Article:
...The Tech's Blog
A blog by Paul (Jack) Daniels, of all things technical being an independent publisher and some things not.
Tue, 01 Mar 2011 21:58:37 +1100 167 views

I should say, "Welcome to the first entry to my technical blog", alas that would be a lie, because technically it is my second entry, the first unfortunately was gobbled up by an errant bit of code that sent my masterful creation to the abyss of the internet. Somewhere out there, alone and I cannot reach it, even the God like powers of Google cannot get it back for me. Farewell my beloved virgin post.

In a way, I suppose this is a more apt first (public) post, it brings to light something that's very important for us all, protecting our creations. Things like backups are seldom thought of until after we've lost what was precious to us. No matter what you use as a backup, there's a crucial mantra, don't rely on yourself to remember to do them, make sure your computer is scheduled to do them on your behalf. If you can, also backup to more than one location. If your house burns down you'll find that a backup to an external drive is pretty useless, likely they'll have melted into a lovely cojoined pool of ash dusted aluminium alloy. For the simplest quick option, you could always consider using the internet-based storage service ( Dropbox ). Personally I don't use it but it's widely used and very convenient for many people.

So what is this blog really about? I'm the other half in a two person team, Elita writes books, I get them to market and try to convince everyone that they utterly have to buy a copy (you do, so go buy a copy now, before you read on). I am the technical aspect, I choose and manage the technological solutions we use to bring the books to market.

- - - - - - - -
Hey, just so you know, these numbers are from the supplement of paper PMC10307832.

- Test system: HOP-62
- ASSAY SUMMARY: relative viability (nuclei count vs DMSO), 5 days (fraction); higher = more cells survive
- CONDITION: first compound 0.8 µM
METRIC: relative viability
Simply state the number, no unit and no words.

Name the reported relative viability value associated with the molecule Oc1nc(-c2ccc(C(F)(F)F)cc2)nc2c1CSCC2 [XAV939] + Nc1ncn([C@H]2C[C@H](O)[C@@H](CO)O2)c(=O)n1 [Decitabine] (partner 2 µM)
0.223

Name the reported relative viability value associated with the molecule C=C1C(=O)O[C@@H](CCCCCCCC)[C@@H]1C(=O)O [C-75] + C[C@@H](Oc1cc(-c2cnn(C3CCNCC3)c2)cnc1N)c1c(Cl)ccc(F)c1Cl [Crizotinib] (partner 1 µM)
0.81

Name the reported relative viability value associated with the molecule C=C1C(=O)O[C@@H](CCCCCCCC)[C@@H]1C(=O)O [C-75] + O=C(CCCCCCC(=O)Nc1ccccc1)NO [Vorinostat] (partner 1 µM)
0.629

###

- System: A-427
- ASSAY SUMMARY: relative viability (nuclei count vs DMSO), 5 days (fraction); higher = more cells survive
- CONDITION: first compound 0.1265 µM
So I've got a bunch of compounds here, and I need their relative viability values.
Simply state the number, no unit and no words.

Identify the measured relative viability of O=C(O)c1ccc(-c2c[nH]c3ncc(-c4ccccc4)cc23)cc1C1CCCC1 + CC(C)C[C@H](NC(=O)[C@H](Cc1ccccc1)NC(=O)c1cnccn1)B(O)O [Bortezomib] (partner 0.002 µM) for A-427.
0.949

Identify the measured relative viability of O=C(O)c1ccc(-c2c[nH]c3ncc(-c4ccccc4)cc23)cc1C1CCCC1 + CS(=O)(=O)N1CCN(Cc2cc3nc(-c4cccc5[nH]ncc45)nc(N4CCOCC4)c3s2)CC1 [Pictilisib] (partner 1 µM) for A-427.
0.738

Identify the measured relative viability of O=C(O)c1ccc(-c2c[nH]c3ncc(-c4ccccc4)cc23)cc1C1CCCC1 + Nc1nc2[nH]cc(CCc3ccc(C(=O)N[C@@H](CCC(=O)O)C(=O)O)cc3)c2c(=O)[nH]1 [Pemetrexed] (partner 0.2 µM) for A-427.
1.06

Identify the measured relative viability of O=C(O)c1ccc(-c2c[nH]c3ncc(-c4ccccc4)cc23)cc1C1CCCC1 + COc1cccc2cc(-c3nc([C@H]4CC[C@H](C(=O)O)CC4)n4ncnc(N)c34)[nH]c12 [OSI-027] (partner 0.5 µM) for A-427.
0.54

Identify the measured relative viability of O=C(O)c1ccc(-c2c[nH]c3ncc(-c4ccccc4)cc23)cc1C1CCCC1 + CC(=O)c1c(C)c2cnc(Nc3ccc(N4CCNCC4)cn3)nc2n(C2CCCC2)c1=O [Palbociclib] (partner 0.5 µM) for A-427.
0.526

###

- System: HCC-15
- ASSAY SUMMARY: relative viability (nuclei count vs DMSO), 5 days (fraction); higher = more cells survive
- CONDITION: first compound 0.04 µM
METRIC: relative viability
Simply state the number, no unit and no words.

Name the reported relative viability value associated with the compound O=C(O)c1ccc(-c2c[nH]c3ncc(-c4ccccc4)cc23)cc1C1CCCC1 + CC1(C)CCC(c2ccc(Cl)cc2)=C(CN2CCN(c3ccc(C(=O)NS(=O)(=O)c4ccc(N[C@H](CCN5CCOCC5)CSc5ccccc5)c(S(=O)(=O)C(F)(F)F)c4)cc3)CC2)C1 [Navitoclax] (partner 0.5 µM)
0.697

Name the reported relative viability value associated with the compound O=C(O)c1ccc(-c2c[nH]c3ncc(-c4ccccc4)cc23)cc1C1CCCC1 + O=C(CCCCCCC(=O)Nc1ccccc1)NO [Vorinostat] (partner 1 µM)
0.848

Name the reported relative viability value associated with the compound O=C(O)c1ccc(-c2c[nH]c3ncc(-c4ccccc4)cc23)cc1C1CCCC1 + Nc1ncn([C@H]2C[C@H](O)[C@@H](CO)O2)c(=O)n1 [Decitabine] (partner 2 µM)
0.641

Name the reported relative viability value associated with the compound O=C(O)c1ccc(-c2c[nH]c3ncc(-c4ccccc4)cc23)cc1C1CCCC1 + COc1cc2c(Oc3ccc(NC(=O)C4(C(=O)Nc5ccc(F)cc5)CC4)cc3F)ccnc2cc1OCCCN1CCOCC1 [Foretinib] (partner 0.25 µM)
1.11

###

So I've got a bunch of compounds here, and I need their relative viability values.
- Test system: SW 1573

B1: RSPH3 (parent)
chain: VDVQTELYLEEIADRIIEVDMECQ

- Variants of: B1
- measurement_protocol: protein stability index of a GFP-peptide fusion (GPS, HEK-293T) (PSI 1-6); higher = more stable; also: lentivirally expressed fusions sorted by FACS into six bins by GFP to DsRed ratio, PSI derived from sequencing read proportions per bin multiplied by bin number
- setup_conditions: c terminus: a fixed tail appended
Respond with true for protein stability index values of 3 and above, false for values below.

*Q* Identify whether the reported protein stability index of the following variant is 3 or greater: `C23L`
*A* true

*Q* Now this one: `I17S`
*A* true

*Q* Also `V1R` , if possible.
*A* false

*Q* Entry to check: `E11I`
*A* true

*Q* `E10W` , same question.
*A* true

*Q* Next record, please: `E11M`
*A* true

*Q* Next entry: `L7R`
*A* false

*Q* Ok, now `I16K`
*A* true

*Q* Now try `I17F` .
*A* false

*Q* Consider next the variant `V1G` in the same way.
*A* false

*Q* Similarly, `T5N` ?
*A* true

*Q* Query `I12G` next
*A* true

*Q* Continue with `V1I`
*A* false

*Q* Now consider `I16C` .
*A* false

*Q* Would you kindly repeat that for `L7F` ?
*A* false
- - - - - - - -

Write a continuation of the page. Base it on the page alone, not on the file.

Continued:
There's a twist to our situation though, we're not your normal Windows + MS Office situation here, we threw that our years ago, many years ago. Instead we use Ubuntu (currently 10.10) which is a whole system built around Linux, the very same Linux that's running your Kindle and the same core that's running your Android systems. It's everywhere but you really just don't notice it, because it's doing its job, most of the time, very well. I'm not going to sit here and try convert people to it, rather I'll just continue to do things here our way and offer help to any others who might want to join in.

On a topic of more immediate interest to most people reading, the rise of the independent writers! There's no denying that with the introduction of well priced eBook readers and the pervasive nature of the internet, people are going to be able to offer their creative works to anyone without even having to think about attaining a publisher. Traditional publishers are naturally concerned, independent writers have broken over the threshold of acceptability in the eyes of the public and are now flooding across the traditionally guarded publisher turf, eroding away the foundations of the old school business system. Amazon saw it coming, in fact they played a large role in breaking down that wall by allowing almost anyone to submit their works for sale to the Kindle. There were plenty of earlier players in the eBook market,in fact it's quite an old market, however Amazon has certainly bought it together with a great combination of hardware, network and customer service. No doubt we'll see a lot of publishers close their doors, those that are left will likely cherry pick the independent writers as they ripen to popularity in the market (after lots of hard work by the independent of course).

I'll sign off by saying, I'm glad that Elita and myself have gone the Indie route, it is tough at times, you have to work hard at it, both marketing and writing, it costs you a lot of money up front to do it right (editing, artwork, marketing) but in the end, when those sales start coming in, you know it's because you were the one that did it (with the help of fellow Indie writers too :) ).

Regards,

Paul.

 
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